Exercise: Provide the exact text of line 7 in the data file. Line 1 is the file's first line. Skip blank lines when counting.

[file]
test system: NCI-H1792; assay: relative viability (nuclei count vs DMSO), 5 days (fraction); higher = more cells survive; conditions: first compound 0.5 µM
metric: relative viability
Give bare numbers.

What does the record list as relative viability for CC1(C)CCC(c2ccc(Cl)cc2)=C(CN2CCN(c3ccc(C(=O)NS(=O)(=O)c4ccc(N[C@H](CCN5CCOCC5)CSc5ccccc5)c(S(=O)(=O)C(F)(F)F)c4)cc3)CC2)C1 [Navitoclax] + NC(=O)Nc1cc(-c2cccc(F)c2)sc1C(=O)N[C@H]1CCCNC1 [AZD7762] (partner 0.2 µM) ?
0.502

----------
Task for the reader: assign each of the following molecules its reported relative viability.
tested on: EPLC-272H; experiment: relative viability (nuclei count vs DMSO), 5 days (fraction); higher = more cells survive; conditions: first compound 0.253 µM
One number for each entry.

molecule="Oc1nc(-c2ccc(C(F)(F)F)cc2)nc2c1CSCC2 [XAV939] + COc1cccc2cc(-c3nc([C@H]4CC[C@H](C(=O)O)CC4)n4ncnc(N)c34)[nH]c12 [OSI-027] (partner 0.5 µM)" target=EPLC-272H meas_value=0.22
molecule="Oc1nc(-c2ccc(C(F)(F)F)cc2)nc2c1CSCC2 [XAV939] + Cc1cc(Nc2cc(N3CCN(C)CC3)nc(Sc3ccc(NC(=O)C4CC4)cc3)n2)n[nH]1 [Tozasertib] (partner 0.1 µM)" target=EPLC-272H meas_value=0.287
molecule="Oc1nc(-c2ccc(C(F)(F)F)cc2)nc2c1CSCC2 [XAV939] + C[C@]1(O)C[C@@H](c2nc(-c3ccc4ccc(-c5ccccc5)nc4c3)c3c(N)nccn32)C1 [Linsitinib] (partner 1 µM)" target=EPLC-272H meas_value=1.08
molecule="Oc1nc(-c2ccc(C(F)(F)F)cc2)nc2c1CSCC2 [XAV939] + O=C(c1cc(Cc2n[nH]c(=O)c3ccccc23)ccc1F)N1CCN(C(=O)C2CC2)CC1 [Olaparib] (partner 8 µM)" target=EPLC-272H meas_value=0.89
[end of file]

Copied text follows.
Task for the reader: assign each of the following molecules its reported relative viability.